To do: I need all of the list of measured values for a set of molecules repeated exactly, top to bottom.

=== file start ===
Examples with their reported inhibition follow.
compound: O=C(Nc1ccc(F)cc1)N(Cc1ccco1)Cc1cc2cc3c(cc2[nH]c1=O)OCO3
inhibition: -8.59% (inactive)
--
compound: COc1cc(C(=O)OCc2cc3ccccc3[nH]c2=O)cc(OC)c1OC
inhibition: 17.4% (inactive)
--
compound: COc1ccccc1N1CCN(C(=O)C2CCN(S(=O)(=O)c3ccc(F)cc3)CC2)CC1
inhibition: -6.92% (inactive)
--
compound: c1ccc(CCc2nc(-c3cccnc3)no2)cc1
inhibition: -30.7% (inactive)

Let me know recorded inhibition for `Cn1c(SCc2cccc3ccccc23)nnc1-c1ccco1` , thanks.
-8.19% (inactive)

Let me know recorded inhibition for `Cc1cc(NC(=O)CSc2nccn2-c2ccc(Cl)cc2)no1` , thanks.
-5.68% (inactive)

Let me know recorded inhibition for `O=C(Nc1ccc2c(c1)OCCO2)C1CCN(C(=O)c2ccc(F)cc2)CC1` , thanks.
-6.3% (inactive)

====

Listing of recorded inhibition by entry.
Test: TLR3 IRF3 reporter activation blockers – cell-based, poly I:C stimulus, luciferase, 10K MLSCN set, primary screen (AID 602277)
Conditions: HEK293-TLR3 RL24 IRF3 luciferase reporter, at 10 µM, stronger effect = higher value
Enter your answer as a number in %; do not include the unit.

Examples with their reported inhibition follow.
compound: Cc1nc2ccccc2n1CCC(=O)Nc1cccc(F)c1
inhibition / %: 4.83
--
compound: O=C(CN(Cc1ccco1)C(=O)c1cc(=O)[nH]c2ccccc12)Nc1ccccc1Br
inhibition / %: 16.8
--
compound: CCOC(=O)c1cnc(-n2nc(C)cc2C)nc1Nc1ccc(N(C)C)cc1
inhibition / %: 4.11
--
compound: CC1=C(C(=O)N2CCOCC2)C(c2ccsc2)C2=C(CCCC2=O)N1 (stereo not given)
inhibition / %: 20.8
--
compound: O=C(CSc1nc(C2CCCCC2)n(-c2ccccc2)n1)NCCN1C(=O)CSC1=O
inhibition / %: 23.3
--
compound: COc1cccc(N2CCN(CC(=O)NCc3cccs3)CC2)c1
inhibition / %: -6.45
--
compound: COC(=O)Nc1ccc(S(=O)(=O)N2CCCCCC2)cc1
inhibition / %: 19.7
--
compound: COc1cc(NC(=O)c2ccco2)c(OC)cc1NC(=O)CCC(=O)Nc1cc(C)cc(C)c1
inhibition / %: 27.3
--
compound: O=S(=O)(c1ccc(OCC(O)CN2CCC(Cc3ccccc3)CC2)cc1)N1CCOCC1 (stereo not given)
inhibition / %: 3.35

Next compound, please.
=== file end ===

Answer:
Examples with their reported inhibition follow.
compound: O=C(Nc1ccc(F)cc1)N(Cc1ccco1)Cc1cc2cc3c(cc2[nH]c1=O)OCO3
inhibition: -8.59% (inactive)
--
compound: COc1cc(C(=O)OCc2cc3ccccc3[nH]c2=O)cc(OC)c1OC
inhibition: 17.4% (inactive)
--
compound: COc1ccccc1N1CCN(C(=O)C2CCN(S(=O)(=O)c3ccc(F)cc3)CC2)CC1
inhibition: -6.92% (inactive)
--
compound: c1ccc(CCc2nc(-c3cccnc3)no2)cc1
inhibition: -30.7% (inactive)

Let me know recorded inhibition for `Cn1c(SCc2cccc3ccccc23)nnc1-c1ccco1` , thanks.
-8.19% (inactive)

Let me know recorded inhibition for `Cc1cc(NC(=O)CSc2nccn2-c2ccc(Cl)cc2)no1` , thanks.
-5.68% (inactive)

Let me know recorded inhibition for `O=C(Nc1ccc2c(c1)OCCO2)C1CCN(C(=O)c2ccc(F)cc2)CC1` , thanks.
-6.3% (inactive)

====

Listing of recorded inhibition by entry.
Test: TLR3 IRF3 reporter activation blockers – cell-based, poly I:C stimulus, luciferase, 10K MLSCN set, primary screen (AID 602277)
Conditions: HEK293-TLR3 RL24 IRF3 luciferase reporter, at 10 µM, stronger effect = higher value
Enter your answer as a number in %; do not include the unit.

Examples with their reported inhibition follow.
compound: Cc1nc2ccccc2n1CCC(=O)Nc1cccc(F)c1
inhibition / %: 4.83
--
compound: O=C(CN(Cc1ccco1)C(=O)c1cc(=O)[nH]c2ccccc12)Nc1ccccc1Br
inhibition / %: 16.8
--
compound: CCOC(=O)c1cnc(-n2nc(C)cc2C)nc1Nc1ccc(N(C)C)cc1
inhibition / %: 4.11
--
compound: CC1=C(C(=O)N2CCOCC2)C(c2ccsc2)C2=C(CCCC2=O)N1 (stereo not given)
inhibition / %: 20.8
--
compound: O=C(CSc1nc(C2CCCCC2)n(-c2ccccc2)n1)NCCN1C(=O)CSC1=O
inhibition / %: 23.3
--
compound: COc1cccc(N2CCN(CC(=O)NCc3cccs3)CC2)c1
inhibition / %: -6.45
--
compound: COC(=O)Nc1ccc(S(=O)(=O)N2CCCCCC2)cc1
inhibition / %: 19.7
--
compound: COc1cc(NC(=O)c2ccco2)c(OC)cc1NC(=O)CCC(=O)Nc1cc(C)cc(C)c1
inhibition / %: 27.3
--
compound: O=S(=O)(c1ccc(OCC(O)CN2CCC(Cc3ccccc3)CC2)cc1)N1CCOCC1 (stereo not given)
inhibition / %: 3.35

Next compound, please.